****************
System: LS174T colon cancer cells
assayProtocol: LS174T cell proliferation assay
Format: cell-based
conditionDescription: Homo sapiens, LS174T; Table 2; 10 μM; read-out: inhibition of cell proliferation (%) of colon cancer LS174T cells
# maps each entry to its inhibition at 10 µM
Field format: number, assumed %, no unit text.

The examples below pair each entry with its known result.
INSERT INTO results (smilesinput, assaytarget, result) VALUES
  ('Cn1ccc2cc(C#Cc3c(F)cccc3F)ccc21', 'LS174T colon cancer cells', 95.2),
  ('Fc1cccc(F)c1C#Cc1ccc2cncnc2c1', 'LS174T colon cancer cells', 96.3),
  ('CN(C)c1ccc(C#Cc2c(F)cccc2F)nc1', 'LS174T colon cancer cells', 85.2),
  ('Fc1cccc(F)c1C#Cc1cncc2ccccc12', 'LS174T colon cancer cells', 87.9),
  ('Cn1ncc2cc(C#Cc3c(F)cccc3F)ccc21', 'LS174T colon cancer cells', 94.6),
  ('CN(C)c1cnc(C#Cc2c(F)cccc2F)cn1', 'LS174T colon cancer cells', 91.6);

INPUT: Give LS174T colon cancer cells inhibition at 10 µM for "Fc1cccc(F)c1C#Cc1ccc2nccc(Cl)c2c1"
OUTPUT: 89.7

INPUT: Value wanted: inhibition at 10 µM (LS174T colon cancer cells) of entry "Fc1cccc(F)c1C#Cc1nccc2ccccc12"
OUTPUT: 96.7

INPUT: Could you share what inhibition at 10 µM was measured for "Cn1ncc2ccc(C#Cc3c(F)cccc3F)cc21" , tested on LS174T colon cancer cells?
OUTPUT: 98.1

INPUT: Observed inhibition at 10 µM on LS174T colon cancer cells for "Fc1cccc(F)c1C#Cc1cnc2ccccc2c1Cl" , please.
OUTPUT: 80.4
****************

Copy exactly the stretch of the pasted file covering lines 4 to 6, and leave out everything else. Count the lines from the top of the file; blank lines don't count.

conditionDescription: Homo sapiens, LS174T; Table 2; 10 μM; read-out: inhibition of cell proliferation (%) of colon cancer LS174T cells
# maps each entry to its inhibition at 10 µM
Field format: number, assumed %, no unit text.